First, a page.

GUEST COLUMN: Employee Engagement In Tough Times: Is Communicating More With Employees The Solution?

Sheila Blackwell

By Sheila Blackwell, Strategic Communications & Marketing Consultant

In today’s challenging market environment, many companies are singularly focused on winning new business in order to accelerate growth and in turn create greater career opportunities for employees.  Makes sense at face value, but wins are getting fewer and farther between and employees are restless.  Further, companies, rightly so, are in a constant state of optimizing efficiencies and sometimes those efficiencies lessen the quality and quantity of people programs.  Oftentimes, companies turn to over communicating with employees as a means to keep them engaged in an attempt to make them part of the bigger picture.  Broad communications across the organization is important but it’s not the cure-all.  What’s missing is the personal attention employees’ need to stay engaged.  One size message does not fit all needs.

In a recent gathering of Washington, DC-based Communications & Marketing executives, attendees discussed how their companies are enhancing employee engagement in the current market. Not surprisingly, increasing all-employee messages was not at the top of the list of recommendations. Among the most prevalent ideas shared was a focus on the relationship between employee and their frontline manager. It was at the forefront of many initiatives.  In fact, it underscored the age-old axiom, “people join companies and leave managers.”   Ideas included:

  • Concentrate efforts on frontline managers. Companies can send their top dozen senior executives to training and leadership courses but it’s the frontline manager that truly manages the bulk of the people.  Holding monthly seminars – via WebEx – offering new skills targeted to better equip people managers may prove invaluable to organizations looking to optimize employee commitment.

The fact is many companies are stepping up and committing to the long term with their employee base. Companies like Serco, Inc. hold monthly training of all types and topics for their entire management team.  According to Serco Vice President of Communications & Government Affairs Alan Hill, “Our program manager opt-in virtual video conferences average a participation rate of 65 percent.  It’s about equipping our frontline with the tools, tips and conversations necessary to not just talk about programs but fully develop employees for careers.”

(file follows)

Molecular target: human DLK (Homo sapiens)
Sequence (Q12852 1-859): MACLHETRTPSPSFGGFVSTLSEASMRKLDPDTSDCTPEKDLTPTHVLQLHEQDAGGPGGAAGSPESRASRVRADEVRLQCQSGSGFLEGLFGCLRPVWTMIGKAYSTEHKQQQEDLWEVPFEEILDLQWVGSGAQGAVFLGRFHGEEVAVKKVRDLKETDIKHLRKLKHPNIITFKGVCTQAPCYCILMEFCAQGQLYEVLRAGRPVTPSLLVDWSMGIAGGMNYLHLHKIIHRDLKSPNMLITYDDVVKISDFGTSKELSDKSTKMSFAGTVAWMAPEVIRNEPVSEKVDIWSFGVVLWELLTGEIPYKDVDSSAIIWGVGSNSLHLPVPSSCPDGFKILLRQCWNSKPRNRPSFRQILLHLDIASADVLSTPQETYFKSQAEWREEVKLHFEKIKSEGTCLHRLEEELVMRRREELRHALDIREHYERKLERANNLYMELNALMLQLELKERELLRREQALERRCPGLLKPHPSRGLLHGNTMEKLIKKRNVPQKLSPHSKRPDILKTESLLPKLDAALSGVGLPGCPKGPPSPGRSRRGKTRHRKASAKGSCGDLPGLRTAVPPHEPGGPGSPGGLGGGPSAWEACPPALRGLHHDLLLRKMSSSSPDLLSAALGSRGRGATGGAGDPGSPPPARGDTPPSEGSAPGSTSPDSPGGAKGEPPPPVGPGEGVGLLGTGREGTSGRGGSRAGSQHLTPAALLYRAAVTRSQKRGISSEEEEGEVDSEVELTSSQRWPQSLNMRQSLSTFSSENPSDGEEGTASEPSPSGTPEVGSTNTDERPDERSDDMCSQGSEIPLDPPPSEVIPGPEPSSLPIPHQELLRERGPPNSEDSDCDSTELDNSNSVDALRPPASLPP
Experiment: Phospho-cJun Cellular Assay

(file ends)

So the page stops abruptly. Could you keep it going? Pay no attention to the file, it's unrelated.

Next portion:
• Play favorites. All employee emails from leadership are a great catch-all.  They provide every employee with the latest corporate information at the same time, no playing favorites.  But in the case of frontline managers, they need to play favorites with their organization.  They need to give them the ‘customized’ information they need to accomplish their specific day-to-day role and long-term career development plan, which is not a message on long range corporate planning needs.

Leadership author and executive coach Alan Berson, President of Pulse Point, LLC, says that every manager should be asking themselves five important questions in order to maximize their ability to succeed in their job.  They are:

1) How am I showing up in a leadership conversation; what mix of management and leadership mindsets do I focus on?

2) What conversation(s) am I having? Building relationships? Developing others? Taking action?

3) What perspectives do I cover in a conversation?

4) What do my conversations say about me?

5) What type of relationships am I trying to build – ones to manage or lead my organization?

  • Pulse checks go a long way. All employee surveys enable companies to go from anecdotal needs to actual ones.  They go deeper and wider in the organization.  Engagement surveys can provide the targeted data needed to indicate what to enhance or what to create that reinforces a company’s commitment to the employee.  Sometimes it may even indicate a company should eliminate certain programs that yield little mindshare.
  • Get social. Why not check in with an employee via a text message?  Or even go old school and call them on the phone. Check in throughout the month beyond the typical email note, even just to say hello without a special agenda.  Employees want to know that they have an engaged manager.

Yes, it’s true that without business, companies won’t need employees, but the reverse is also true.  Without employees, companies can’t win business.

Sheila Blackwell is a Strategic Communications & Marketing Consultant. Most recently she was the Vice President of Communications & Marcom for SRA International.  To reach her, please email:

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